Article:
Finally, we took a brief look at the heat mapping tool, Crazy Egg.  It focuses on visual analytics and uses Javascript tagging to provide heat maps of exactly where visitors clicked on our site offering insights as to what areas of a page receive the most attention.  Crazy Egg has a 30 day free trial and then it costs per page tracked, but there are subscriptions for under $100/month if you find the information worth the cost.  The images can really give webmasters an understanding of what the users are doing on their site and are persuasive tools when redesigning a page or analyzing specific kinds of user behavior.

Core Concepts and Metrics of Web Analytics

Next, Tabby and Nina presented a basic list of terminology used within web analytics.  Of course, different tools refer to the same concept by different names, but these were the terms we used throughout our session.

  • Visits – A visit is when someone comes to the site. A visit ends when a user has not seen a new page in 30 minutes (or when they have left the site.)
  • Visitor Types: New & Returning – A cookie is used to determine whether a visitor has been to the site in the past. If a user disables cookies or clears them regularly, they will show up as a new user each time they visit.
  • Unique Visitors – To distinguish visits by the same person, the cookie is used to track when the same person returns to the site in a given period of time (hours, days, weeks or more).
  • Page Views – More specific than “hits,” a page view is recorded when a page is loaded in a visitor’s browser.
  • User Technology – This includes information about the visitor’s operating system, browser version, mobile device or desktop computer, etc.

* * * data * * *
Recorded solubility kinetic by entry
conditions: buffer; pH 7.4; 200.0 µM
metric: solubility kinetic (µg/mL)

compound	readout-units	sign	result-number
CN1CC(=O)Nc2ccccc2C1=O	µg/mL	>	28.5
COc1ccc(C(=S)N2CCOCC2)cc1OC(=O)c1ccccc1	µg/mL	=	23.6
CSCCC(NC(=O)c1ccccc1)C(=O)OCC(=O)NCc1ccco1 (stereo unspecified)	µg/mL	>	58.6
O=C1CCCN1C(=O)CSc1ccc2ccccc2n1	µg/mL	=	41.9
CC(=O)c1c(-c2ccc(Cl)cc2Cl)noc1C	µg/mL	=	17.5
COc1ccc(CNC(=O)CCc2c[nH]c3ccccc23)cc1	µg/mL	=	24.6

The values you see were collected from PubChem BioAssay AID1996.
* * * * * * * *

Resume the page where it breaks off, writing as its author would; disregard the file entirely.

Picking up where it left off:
• Geographic Data – A visitor’s location in the world can often be determined to which city they are in.
  • Entry and Exit Pages – These refer to the page the visitor sees first during their visit (Entry) and the last page they see before leaving or their session expires (Exit).
  • Referral Sources – Did the visitor come from another site? If so, this will tell who is sending traffic to us.
  • Bounce Rate – A bounce is when someone comes to the site and views only one page before leaving.
  • Engagement Metrics – This indicates how much visitors are on our site measured by time they spent on the site or number of pages viewed.
Goals/Conversion

Considering how often the terms “goals” and “conversions” are used, we learned that it is important to realize that in web analytics lingo, a goal is a metric, also referred to as a conversion, and measures whether a desired action has occurred on your site. There are four primary types of conversions:

  1. URL Destination – A visitor has reached a targeted end page.  For commercial sites, this would be the “Thank you for your purchase” page. For a library site, this is a little more challenging to classify and will include several different pages or types of pages.
  2. Visit Duration – How much time a visitor spends on our site. This is often an unclear concept. If a user is on the site for a long time, we don’t know if they were interrupted while on our site, if they had a hard time finding what they were looking for, or if they were enthralled with all the amazing information we provide and read every word twice.
  3. Pages per Visit – Indicates site engagement. Similar to Visit Duration, many pages may mean the user was interested in our content, or that they were unable to find what they were looking for.  We distinguish this by looking at the “paths” of page the visitor saw.  As an example, we might want to know if someone finds the page they were looking for in three pages or less.